Makhdzir also wanted to introduce humor. It had not occurred to me up to then how serious our book was in tone. But upon reflection, it was. My first sketch of “Nizam/Shukor” standing triumphant in front of the village showed a huge smile on the boy’s face. The designer vetoed that as not in keeping with the seriousness the character had previously in the book. I had to agree. Shukor, the main model for the character of the boy was a rather quiet and serious guy. Or seemed that way to me. So a slight smile was more in character.
I remembered that indeed humor was a major element in our relationships with Malaysian friends. They made us laugh a lot. I remember our friend and other host, Roslan, manager of Desa Utara Pedu Lake Resort, our home while working on the book. I once asked him if there was a beautiful woman on his staff that would be willing to pose for me. I wanted to use her as a model for HITAM MANIS, the beautiful girl who, killed by a spear through her heart, became the spirit of the bees in the ancient legend told by Pak Teh by lamplight at the forest camp in the “story within a story” in our book.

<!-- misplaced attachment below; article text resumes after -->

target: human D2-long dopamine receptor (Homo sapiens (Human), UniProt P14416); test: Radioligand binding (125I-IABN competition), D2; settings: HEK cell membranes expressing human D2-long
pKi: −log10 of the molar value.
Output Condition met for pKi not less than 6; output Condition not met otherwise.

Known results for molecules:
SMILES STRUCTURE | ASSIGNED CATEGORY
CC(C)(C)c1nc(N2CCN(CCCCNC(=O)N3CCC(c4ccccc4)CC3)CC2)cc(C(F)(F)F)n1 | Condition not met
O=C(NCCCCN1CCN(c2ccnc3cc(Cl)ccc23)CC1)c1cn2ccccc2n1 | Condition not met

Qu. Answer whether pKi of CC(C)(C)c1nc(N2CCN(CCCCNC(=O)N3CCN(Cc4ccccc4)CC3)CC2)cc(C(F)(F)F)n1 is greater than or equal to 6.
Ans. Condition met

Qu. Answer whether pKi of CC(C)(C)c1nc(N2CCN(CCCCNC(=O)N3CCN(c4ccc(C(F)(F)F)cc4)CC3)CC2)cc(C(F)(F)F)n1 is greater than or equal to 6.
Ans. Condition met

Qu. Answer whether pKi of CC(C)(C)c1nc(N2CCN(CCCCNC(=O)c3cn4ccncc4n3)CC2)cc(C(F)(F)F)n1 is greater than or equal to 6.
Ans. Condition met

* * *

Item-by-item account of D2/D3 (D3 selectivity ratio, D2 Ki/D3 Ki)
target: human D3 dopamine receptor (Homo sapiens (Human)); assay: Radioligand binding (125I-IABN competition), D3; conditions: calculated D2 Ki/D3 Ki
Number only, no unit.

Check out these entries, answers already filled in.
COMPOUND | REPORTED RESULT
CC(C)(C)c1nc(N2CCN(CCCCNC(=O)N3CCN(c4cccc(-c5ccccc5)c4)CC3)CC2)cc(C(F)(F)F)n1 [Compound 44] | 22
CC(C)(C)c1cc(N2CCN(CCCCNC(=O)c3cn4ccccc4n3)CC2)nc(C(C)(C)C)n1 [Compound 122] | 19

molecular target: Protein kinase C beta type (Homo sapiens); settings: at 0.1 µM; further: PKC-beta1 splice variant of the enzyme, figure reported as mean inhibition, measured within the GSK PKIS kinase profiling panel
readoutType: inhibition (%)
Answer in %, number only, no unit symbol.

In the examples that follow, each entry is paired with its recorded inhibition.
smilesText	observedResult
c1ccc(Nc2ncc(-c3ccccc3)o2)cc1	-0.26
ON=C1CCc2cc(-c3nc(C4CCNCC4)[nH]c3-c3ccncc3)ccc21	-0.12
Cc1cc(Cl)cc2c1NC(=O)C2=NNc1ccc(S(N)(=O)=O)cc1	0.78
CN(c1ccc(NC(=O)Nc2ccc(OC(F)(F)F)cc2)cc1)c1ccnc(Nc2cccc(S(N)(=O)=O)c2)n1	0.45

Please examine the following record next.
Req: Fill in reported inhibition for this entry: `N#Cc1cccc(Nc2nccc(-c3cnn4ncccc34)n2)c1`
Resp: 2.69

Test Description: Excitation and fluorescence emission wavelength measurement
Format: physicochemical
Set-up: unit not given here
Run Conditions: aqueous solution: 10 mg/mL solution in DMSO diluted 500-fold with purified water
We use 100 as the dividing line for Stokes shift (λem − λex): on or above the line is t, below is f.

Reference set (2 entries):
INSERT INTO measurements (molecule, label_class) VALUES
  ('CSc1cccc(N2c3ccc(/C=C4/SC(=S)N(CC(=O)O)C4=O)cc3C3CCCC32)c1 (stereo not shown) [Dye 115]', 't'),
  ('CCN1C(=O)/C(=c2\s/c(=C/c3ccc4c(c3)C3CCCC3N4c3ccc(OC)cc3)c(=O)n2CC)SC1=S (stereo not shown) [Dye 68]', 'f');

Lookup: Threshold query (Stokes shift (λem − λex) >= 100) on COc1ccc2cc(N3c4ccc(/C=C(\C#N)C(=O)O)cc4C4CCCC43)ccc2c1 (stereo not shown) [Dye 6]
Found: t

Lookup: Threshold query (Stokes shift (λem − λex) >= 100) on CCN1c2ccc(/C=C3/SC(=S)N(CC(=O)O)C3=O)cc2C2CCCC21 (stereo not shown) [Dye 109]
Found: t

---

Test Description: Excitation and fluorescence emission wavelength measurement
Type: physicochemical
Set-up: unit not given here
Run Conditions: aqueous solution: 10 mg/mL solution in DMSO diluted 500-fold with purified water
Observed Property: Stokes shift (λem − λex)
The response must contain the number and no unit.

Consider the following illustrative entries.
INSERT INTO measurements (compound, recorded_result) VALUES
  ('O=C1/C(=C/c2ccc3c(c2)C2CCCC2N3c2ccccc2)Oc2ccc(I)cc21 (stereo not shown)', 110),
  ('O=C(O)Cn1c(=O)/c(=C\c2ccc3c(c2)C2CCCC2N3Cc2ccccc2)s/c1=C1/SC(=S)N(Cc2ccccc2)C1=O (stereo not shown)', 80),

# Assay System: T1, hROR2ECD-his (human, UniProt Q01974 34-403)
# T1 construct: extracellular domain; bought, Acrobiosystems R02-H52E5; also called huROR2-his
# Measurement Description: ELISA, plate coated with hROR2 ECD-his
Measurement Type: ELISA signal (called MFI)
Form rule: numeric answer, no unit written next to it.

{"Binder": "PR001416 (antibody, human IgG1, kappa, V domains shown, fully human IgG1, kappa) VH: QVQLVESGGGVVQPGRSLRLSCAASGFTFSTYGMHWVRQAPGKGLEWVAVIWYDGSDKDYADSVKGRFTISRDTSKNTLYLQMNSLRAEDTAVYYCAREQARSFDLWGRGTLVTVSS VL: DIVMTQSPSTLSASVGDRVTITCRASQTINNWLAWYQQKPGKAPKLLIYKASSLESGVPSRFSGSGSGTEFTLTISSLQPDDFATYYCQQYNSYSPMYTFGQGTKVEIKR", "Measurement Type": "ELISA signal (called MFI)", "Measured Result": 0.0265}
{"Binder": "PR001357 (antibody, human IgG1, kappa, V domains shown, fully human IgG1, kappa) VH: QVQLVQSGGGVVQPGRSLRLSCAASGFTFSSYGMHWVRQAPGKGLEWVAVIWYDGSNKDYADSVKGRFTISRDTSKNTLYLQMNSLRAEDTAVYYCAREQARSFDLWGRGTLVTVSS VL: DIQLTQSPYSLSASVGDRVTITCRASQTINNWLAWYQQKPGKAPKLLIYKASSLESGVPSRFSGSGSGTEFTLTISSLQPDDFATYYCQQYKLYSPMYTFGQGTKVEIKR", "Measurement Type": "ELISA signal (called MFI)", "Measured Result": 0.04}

HITAM MANIS became a running joke for years to come. Roslan teased me endlessly about it. On each visit, Roslan would tell me that he had staged a beauty contest and had found yet another even more beautiful woman for me to use for HITAM MANIS. There were insinuations that I might want to marry her followed by peals of laughter. Each time he brought me a new female model, I did draw her. My crowning moment was when Roslan convinced me to be the “groom” in a mock wedding ceremony staged at the resort for a traditional Malaysian wedding feast held as a cultural event for guests at the resort. It was hilarious to see an anglo like me dressed in traditional garb sitting with Roslan’s latest beauty queen in a little decorated house, my hands on a pillow, receiving gifts. I think he enjoyed this spectacle more than anyone else.